How is the water crisis experienced in Cuba?

¿Cómo se vive en Cuba la crisis del agua?

HAVANA, Oct. 15th. The president of the National Institute of Hydraulic Resources (INRH), Antonio Rodríguez Rodríguez, stated this on national television just a few days ago:

“Water services to production and the population constitute priorities for the country even in the midst of the current energy contingency.” But the fact that he said it like that, categorically, does not give him more credibility in the eyes of Cuba.

No matter how much INRH officials talk about the investment program to change the energy matrix or the often postponed intention to replace the broken pumps, which are so many that they run over each other;

No matter how much they say in front of the cameras that the water supply crisis is a specific situation that must be resolved, thousands – not to state, also categorically, that millions – of Cubans do not have drinking water on a daily basis and with the required quality.

This circumstance has been worsening in recent years, when it has not been possible to replace the planned number of electric pumps, nor to import inputs necessary for the sustainability of the pumping equipment and electrical panel workshops.

And that is written like this, in black and white, in the reports; But in reality, it is the citizens who must pay for pipes on the left at the price imposed by the “pipers” or fill tanks as best they can or, simply, buy gallons of water because the water that arrives through the aqueduct does not meet the minimum standards. to be considered drinkable.

The official figures revealed by Antonio Rodríguez himself in the most recent session of parliament leave no room for doubt: more than 156,000 people lack adequate access to drinking water in Cuba due to the poor state of the hydraulic infrastructure and other associated problems. fundamentally, to the deep energy crisis that the country is experiencing.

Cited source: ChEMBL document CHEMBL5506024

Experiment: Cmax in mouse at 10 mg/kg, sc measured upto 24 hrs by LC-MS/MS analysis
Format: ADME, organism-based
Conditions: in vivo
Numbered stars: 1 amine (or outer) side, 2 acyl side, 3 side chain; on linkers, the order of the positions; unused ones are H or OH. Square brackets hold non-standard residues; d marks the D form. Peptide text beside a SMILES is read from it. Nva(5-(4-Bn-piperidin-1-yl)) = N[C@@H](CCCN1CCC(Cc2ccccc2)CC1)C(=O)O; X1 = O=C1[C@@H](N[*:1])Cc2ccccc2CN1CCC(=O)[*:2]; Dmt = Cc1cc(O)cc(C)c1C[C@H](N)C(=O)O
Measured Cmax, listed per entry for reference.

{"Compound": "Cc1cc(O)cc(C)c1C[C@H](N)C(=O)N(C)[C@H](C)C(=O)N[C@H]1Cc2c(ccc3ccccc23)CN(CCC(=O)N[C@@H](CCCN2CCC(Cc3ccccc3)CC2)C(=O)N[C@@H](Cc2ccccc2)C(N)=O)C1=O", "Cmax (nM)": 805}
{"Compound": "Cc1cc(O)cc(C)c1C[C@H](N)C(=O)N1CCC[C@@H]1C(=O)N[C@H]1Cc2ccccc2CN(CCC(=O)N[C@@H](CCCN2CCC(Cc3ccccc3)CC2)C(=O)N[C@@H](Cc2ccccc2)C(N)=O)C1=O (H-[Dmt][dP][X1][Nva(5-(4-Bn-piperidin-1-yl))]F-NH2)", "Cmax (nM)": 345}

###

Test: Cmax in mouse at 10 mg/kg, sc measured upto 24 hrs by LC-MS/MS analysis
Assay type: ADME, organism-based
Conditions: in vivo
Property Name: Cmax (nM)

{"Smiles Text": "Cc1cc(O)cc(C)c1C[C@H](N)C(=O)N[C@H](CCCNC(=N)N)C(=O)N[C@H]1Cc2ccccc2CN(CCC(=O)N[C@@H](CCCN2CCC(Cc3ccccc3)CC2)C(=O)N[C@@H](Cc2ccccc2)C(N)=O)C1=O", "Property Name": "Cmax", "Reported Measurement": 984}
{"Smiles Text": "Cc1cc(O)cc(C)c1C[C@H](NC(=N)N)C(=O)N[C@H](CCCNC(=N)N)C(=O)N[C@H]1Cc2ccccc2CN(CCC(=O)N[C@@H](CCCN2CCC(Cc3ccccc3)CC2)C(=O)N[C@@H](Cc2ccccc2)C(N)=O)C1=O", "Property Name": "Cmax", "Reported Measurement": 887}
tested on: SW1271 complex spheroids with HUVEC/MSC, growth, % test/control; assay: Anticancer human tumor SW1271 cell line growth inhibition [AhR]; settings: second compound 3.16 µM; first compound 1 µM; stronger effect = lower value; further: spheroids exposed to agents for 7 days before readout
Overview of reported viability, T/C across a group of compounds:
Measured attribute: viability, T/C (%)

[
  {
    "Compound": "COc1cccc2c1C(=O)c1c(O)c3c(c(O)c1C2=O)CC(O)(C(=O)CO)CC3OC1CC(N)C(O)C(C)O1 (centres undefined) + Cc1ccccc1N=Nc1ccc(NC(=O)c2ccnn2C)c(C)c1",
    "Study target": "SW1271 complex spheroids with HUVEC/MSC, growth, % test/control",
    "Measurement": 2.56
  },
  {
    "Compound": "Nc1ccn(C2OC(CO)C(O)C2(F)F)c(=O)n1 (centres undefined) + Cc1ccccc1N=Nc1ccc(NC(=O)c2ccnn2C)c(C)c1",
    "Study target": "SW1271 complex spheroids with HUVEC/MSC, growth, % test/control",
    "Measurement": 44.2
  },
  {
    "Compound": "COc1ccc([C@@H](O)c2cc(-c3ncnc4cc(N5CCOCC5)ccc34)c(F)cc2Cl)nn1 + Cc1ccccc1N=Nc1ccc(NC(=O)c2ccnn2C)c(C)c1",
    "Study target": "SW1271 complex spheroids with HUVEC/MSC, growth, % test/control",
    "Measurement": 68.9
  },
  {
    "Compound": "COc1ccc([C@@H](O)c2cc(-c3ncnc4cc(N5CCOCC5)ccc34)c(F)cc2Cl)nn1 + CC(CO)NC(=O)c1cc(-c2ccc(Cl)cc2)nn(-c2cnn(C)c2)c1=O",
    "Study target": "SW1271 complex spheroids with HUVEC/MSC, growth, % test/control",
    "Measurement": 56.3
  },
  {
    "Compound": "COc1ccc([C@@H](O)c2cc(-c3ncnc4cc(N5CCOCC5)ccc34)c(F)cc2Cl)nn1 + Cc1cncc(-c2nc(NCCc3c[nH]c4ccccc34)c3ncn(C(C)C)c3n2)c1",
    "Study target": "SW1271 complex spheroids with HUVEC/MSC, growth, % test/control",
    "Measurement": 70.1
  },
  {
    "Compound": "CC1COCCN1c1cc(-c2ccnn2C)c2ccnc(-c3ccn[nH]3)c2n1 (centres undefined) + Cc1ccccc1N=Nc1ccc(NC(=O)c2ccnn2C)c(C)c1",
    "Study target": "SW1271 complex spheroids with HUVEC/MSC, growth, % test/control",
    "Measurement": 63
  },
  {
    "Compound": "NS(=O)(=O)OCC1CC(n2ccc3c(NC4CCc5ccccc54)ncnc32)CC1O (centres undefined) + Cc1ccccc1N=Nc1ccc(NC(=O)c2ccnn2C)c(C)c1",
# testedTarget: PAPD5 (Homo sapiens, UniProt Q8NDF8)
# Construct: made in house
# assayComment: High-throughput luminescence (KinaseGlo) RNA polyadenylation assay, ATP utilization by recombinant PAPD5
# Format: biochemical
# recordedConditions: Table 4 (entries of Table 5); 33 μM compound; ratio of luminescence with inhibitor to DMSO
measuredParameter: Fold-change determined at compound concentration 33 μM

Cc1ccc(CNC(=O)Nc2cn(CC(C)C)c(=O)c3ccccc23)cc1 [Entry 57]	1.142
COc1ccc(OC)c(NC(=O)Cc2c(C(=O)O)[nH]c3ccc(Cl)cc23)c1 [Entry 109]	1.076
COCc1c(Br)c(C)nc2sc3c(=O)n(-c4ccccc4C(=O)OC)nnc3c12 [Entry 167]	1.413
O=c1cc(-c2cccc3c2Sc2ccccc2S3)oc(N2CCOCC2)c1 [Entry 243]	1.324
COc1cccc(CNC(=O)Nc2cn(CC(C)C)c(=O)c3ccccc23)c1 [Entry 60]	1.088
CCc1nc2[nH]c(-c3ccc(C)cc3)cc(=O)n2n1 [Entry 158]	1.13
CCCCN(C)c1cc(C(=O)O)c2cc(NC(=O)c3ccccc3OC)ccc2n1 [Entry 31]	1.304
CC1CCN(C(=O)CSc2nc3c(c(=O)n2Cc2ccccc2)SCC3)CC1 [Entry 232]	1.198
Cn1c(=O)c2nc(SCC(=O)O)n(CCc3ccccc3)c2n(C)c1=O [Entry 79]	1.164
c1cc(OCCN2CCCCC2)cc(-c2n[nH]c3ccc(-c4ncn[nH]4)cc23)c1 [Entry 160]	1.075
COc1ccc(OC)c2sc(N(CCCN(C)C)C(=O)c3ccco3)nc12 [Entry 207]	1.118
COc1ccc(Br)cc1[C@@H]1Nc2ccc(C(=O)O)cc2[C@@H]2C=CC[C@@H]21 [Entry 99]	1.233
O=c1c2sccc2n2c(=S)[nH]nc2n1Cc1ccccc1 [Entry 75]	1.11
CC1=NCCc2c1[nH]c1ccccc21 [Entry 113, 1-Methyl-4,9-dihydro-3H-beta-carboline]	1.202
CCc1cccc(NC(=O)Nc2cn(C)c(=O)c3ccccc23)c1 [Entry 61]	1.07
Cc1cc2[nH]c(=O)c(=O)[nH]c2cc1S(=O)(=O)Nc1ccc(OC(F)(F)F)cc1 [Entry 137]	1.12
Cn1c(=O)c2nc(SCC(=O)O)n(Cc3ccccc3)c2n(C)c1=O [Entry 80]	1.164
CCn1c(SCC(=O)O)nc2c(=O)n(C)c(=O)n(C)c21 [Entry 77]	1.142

Some 475,000 inhabitants are served through tank cars, whose supply cycle increased due to drought, broken pumping equipment, and crippling blackouts; Around 2 million people receive water every three days or more and there are 478 population settlements with more than 2,000 inhabitants that do not have – totally or partially – aqueduct networks.

According to the National Environmental Strategy, 800,000 Cubans carry water from a distance of 200 or 300 meters and around 3 million people get their supplies through other means and consume untreated water.

Anything can be explained to these very high and alarming numbers of affected people: that the island gives special priority to the programs until 2030 for the supply of drinking water, sanitation, storage and transfer; or that we must take extreme savings measures, especially for clients who have unmetered services, who spend hundreds of liters a day because the bill is only seven cents…;

You can explain anything to them, that they will not be satisfied until they manage to receive in their homes a service that is considered a human right in the world.

According to the INRH specialists themselves, 77 percent of all complaints reported about water supply and quality services have been right, which is why they insist that officials give “adequate responses with good communication strategies” because it is of no use.

Harakiris and mea culpa are worth it: a simple explanation does not make the water come out of the bathroom shower.